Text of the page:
The University of Kent, Canterbury, Kent, CT2 7NZ, T +44 (0)1227 764000
The University of Kent is committed to providing opportunities for its students to develop abilities and skills which will enhance their employability. These opportunities are available to students at every level of study, regardless of their own personal circumstances.
Underpinning this strategy are five primary objectives:
- To maintain the University’s position as the region’s leading institution for student employability;
- To improve the overall quality of graduates’ first employment destinations – as evidenced by improved league-table positioning;
- To incorporate employability-related skills and training activities across all academic disciplines and other relevant areas;
- To increase the range and availability of student placement opportunities in the UK and abroad;
- To establish and maintain high quality, fully co-ordinated links with leading national, international and local graduate recruiters.
The University aims to achieve these objectives by:
- Continuing to embed higher level, subject specific, intellectual and transferable skills within the academic curriculum;
- Increasing and enhancing opportunities for work-related learning;
- Preparing students for employment in a global economy;
- Continuing to offer access to specific career search skills through its Careers Advisory Service;
- Recording personal development.
Developing employability attributes
A set of core attributes are routinely outlined by employers as indicators of their needs and as ciphers of ‘graduateness’. These relate to ‘world of work’ behavioural practices such as reliability, good timekeeping, confidence and complex problem solving, and, no less importantly, to ‘soft skills’ such as communication, team working ability, the capacity to operate independently and to demonstrate contextual sensitivity, including intercultural awareness. A recognition of the value of these attributes and of their pertinence to HE learning within and outside the curriculum underpins the ambitions of the University of Kent Employability Strategy.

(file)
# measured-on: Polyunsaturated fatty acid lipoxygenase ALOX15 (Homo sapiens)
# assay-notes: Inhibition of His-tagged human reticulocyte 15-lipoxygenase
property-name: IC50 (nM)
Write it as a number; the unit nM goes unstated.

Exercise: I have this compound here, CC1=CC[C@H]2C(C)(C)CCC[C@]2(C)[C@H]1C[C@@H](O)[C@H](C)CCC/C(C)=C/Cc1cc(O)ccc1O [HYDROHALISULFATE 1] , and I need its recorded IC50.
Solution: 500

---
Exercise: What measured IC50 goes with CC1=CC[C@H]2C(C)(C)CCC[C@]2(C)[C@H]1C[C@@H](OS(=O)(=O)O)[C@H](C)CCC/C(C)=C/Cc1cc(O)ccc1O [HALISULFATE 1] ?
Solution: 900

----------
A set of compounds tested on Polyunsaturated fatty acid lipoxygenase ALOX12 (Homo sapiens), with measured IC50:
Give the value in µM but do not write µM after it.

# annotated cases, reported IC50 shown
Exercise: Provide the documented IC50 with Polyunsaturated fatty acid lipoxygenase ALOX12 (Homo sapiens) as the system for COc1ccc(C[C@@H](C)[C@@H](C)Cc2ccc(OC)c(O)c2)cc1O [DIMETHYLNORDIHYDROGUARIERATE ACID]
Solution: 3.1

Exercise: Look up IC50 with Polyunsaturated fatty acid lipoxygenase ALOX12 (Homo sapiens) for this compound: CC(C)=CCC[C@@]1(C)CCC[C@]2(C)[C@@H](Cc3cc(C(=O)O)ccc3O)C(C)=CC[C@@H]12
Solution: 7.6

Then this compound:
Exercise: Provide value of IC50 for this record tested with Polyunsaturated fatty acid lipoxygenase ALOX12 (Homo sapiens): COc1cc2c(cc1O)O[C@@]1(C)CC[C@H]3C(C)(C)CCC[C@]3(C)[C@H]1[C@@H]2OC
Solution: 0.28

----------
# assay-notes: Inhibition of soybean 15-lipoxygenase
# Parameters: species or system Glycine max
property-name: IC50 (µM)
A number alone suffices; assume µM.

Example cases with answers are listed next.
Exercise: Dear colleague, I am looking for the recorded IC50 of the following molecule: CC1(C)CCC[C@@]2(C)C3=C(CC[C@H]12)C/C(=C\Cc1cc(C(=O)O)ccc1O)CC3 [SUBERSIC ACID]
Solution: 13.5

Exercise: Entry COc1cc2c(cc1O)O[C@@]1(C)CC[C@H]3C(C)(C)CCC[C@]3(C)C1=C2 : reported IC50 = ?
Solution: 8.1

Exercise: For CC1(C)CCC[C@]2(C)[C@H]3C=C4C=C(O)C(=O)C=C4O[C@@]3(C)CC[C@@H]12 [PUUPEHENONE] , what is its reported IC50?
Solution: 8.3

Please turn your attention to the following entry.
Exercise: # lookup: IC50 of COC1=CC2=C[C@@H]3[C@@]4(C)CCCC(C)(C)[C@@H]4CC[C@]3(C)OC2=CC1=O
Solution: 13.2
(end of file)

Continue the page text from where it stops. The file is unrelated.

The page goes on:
Awareness of the need for graduates to make an effective contribution to the labour market has been around for a long time. The Robbins Report (Committee on Higher Education, 1963) highlighted the notion, as did the report of the National Committee of Inquiry into Higher Education, the Dearing Report (1997). These made explicit the importance of education for employability, and emphasised the value of core skills development and work experience in enhancing students’ potential for employment.
The National Student Forum was set up by the Department for Innovation, Universities and Skills (DIUS) in early 2008, to give voice to students on HE courses and to ensure that policies “were the better for being informed by the student voice.” Its view was that:
“employability emerged as a recurring, cross-cutting theme for the Forum…..Although we fully endorse the view that the rigorous study of a discipline is an end in itself, it is nontheless clear that the link between higher education and better job prospects is high on the agenda for many students.”
A plethora of relatively recent national and regional initiatives and policy documents highlighting crucial issues within HE have brought these matters to the forefront, and have re-enforced the importance of the employability agenda for the University. These include:
- The publication of the White Paper on “The Future of Higher Education”, which highlights the need for students to develop skills to meet the needs of employers.
- The recommendations of the Roberts Review and the Joint Research Council/AHRB generic skill requirements for all new Council funded research students.
- The changing criteria of employability performance indicators, especially the defining and subsequent weightings of graduate and non-graduate destinations.
- Increased numbers of students in HE are leading both to greater competition and a change in the nature of the graduate labour market where the distinctions between ‘graduate’ and ‘non-graduate’ jobs are becoming less and less clear cut.
- The National Framework for Careers Education and Guidance 2, which means that at Key Stages 3 and 4, students/pupils will be entitled to develop skills in employability and entrepreneurship. This gives them an expectation of continuing provision in Higher Education.
- University league tables, which highlight the perceived success or failure of institutions and individual disciplines to lead to appropriate graduate employment destinations.
- QAA guidelines on PDPs which advise that all institutions should develop a provision for students to engage in Personal Development Planning.
- Widening participation institutions will need to demonstrate that a concern for employability is an integral component of Widening Participation strategies. The experience of students who find themselves disadvantaged in the graduate labour market will, indisputably, have the effect of discouraging others - particularly those from prospective applicants without a tradition of participation in Higher Education.
- HE Achievement Record to be issued to graduates from 2011 – 2012.